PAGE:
Influenza advice

In view of the current crisis, I thought it might be helpful to share this advice from the Daily Mail of February 24, 1919:

Sound advice, and I hope that my readers will take note of it.

I’ve been looking through the Daily Mail from June 1918 to June 1919, searching for the word ‘influenza’.

Over the year there are 464 results. that means an average of 1.5 articles a day. Most of the articles are brief factual reports, like this one:

A few articles contain more in the way of analysis, and some give an idea of public reaction. This one, for example, mentions hoarding and shortages (of whisky and brandy!), and the wearing of masks:

What is notably absent from the papers is the sort of blanket coverage that you find in the news media today, where the few salient facts are recycled endlessly. Equally absent (in this far more devastating epidemic) were government diktats reducing people’s freedom to live their lives as they wished. Lloyd George may have watered the workers’ beer and cut licensing hours, but he never closed all the pubs.

(Incidentally, did you notice Boris’s rhetorical flourish, talking of the ‘inalienable right’ of a Briton to visit the pub, before, precisely, alienating that right?)

In the early days of the epidemic, warring governments damped down mentions of influenza, as information potentially useful to the enemy (who kept a close eye on hints about civilian morale). But even after the war was over, the illness was rarely seen as big news, even as the death statistics mounted.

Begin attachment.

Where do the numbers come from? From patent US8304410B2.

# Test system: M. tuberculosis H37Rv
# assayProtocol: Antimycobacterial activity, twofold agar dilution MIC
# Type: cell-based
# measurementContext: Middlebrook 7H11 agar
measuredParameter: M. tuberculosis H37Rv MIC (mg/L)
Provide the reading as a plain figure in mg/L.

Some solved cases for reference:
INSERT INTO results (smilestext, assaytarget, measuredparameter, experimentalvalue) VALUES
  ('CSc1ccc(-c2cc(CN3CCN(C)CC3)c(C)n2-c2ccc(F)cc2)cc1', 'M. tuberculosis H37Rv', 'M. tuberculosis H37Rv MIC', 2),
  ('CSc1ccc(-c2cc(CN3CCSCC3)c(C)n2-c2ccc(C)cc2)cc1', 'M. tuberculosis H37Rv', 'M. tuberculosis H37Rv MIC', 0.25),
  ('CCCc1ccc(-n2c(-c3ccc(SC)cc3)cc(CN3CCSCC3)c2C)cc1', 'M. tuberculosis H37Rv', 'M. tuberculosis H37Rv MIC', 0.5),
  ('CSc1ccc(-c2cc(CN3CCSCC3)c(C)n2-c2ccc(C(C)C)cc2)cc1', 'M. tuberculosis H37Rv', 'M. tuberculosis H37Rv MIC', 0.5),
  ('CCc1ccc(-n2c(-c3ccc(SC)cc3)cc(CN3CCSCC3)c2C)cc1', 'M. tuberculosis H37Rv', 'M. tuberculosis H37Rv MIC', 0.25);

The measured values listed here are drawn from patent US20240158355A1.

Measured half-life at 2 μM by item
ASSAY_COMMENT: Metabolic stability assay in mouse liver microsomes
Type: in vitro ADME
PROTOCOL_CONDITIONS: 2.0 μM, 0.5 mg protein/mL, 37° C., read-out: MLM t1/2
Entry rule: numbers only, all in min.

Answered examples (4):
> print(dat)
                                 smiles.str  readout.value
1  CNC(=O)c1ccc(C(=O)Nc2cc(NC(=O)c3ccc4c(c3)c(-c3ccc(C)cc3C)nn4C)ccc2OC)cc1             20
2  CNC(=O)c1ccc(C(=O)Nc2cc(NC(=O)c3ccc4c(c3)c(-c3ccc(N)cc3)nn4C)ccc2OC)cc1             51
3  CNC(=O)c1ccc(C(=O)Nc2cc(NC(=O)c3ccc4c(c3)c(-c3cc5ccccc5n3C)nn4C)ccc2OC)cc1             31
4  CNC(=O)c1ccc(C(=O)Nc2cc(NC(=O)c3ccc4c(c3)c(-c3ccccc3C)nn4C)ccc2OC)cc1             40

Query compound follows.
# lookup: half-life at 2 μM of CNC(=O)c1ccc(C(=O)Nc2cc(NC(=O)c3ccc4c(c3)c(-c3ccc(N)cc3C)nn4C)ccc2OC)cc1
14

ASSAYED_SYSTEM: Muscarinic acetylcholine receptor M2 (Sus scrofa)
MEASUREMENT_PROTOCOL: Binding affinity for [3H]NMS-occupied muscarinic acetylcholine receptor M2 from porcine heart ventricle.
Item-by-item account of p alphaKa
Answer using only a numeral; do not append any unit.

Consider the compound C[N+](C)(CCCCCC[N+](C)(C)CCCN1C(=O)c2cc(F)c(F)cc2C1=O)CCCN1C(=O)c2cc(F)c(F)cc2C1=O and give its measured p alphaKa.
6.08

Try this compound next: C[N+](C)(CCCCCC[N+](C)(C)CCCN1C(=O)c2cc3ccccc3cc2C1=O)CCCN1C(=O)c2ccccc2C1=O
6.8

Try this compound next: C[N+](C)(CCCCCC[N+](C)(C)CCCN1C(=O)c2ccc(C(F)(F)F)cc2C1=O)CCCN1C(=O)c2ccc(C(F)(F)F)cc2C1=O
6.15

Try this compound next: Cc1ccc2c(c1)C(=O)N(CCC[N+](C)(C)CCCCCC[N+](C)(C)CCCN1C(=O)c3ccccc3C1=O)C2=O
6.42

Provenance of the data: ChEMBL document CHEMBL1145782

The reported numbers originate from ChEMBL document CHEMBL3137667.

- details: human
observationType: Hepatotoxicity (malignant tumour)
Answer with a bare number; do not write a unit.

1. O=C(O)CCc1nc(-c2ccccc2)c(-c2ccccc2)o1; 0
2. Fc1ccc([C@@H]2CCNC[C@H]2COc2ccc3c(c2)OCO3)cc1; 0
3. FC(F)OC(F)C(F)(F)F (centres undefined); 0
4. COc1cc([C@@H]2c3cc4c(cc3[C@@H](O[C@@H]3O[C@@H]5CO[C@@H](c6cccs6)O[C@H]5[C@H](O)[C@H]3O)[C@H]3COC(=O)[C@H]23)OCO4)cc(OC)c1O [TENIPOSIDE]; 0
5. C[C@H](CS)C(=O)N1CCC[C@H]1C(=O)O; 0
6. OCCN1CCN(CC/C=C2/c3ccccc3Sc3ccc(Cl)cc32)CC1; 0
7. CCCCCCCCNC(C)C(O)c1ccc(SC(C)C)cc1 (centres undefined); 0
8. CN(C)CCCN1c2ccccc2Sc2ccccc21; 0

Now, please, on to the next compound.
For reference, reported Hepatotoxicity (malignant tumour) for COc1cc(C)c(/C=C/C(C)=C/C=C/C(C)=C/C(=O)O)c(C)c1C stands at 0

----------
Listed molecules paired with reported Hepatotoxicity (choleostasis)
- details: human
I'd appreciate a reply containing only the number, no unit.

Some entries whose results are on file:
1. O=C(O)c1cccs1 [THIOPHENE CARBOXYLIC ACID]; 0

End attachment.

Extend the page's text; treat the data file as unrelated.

Perhaps illness was more accepted then as an inevitable fact of life. It was not so long since the cholera outbreaks of Victorian times, and nasty diseases like syphilis were an ever-present scourge. These days we have higher expectations of good health, maybe, and are more outraged when some nasty virus threatens us.

The 1918-1920 outbreak killed a very large number of people (targeting the young mostly, unlike the present nastiness, which is picking on the old). It seems not to have impinged largely on the public’s imagination as anything special, though. I have read quite a few novels of the early twenties, but I’m struggling to think of any that have the influenza epidemic as their theme. There are some in which the flu is used as a device for killing off a minor character, but none where it is presented as what it was: a greater killer than the war.